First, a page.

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Half a cathedral is better than none

by
12 March 2012

A masterly architect was at work in Bristol, Nicholas Orme finds

Medieval glory in Bristol Cathedral: St Augustine’s Abbey, Bristol, south-aisle vault looking east. From the book reviewed below CHRISTOPHER WILSON

Medieval glory in Bristol Cathedral: St Augustine’s Abbey, Bristol, south-aisle vault looking east. From the book reviewed below CHRISTOPHER WILSON

The Medieval Art, Architecture and History of Bristol Cathedral: An enigma explored
John Cannon and Beth Williamson, editors

The Boydell Press £55
(978-1-84383-680-3)
Church Times Bookshop £49.50

ENGLAND does not regard Bristol Cathedral as one of its greatest churches. There is no soaring spire, magnificent dome, or incredible lantern. It is not even a proper cathedral, but a medieval abbey adapted for the purpose by Henry VIII in his parsimonious Reformation. Or, rather, half an abbey; for the nave did not survive its change of status. When the dioceses of Bristol and Gloucester were briefly united in Victoria’s reign, it was said that half a cathed­ral deserved only half a bishop. But, by 1900, there was a bishop again and a very good nave by Street.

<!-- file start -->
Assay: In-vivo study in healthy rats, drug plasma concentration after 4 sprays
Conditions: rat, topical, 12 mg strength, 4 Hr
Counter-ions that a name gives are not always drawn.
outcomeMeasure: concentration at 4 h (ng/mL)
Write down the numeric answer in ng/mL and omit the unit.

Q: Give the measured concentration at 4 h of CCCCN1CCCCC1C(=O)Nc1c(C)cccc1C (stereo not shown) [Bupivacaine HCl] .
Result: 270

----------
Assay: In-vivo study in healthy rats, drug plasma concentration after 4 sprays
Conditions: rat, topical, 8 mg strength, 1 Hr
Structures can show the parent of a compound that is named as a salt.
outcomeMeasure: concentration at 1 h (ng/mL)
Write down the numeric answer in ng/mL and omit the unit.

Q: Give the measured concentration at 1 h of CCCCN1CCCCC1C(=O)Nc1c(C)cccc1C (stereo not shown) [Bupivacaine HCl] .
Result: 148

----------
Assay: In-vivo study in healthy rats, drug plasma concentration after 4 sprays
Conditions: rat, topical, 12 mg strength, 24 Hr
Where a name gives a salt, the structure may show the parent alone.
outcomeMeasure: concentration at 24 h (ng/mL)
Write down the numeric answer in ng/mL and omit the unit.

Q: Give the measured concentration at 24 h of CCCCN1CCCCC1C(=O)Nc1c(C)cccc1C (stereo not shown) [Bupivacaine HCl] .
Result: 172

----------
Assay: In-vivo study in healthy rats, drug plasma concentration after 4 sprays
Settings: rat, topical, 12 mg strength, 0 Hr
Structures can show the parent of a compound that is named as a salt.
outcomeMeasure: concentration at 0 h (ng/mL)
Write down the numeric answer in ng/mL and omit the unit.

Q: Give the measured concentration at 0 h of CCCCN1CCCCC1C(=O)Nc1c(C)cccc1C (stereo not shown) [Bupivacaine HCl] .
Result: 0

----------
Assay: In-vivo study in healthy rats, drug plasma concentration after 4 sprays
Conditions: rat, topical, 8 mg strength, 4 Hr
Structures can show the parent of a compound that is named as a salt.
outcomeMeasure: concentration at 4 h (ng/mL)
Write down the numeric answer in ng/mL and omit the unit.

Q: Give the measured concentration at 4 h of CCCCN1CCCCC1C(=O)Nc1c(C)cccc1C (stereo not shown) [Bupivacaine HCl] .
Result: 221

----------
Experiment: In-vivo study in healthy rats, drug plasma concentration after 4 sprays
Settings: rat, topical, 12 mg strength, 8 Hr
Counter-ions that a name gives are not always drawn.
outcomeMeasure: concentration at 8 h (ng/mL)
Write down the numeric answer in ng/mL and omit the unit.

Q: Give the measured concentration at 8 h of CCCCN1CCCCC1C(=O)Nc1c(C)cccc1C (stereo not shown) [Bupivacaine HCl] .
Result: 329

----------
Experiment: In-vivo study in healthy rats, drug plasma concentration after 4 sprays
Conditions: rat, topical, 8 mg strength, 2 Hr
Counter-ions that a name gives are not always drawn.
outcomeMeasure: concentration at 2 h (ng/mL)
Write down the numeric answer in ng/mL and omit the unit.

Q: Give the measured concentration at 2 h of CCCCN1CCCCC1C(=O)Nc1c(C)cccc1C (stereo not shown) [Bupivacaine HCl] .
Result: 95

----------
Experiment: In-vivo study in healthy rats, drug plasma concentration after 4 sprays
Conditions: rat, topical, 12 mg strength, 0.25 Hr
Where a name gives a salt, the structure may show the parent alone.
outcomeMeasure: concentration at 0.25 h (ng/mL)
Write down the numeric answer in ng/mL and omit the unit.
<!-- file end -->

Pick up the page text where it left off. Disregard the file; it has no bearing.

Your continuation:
In one sense, then, the title of this book may mislead you, because, apart from two good chapters on the Reformation period, it is chiefly a study of a medieval abbey: St Augustine’s, of the Augustinian Order. Even this was a house of the second rank, not the wealthiest of its family. Placed as it was outside the kingdom’s third largest city, it could not dominate local life in the way that monasteries did in Bath, St Albans, or Gloucester.

We have Henry to thank, however, that the abbey was preserved when otherwise it would have been closed, plundered for stone, and now be occupied by one of Bristol’s nondescript tower blocks — because St Augustine’s was, and in its eastern half still is, an aston­ishingly original and compelling assembly of architecture.

The cream of this is the choir, built as a hall-church with a magni­ficent Lady chapel, aisles as high as the choir, and buttress bridges across the aisles, supporting little vaults. The effects are unexpected and dramatic, leading Pevsner to call the architect “the Bristol master”, and to accord him and his work outstanding places in the history of European architecture.

The 11 contributors to this volume have produced a valuable work in well-researched detail that greatly advances our knowledge. They analyse the cathedral’s site, buildings (including the wonderful Norman chapter house and gate­ways), lay patrons, and monastic community. They reconsider Pevsner’s assessment, consider the criticisms levelled against it, and conclude in his favour. The Bristol master did exist, and did fashion one of England’s most intriguing and beautiful churches, a church that has many wonderful things to show you.

Now, go and see it.

Professor Nicholas Orme has written widely on English religious and cultural history.

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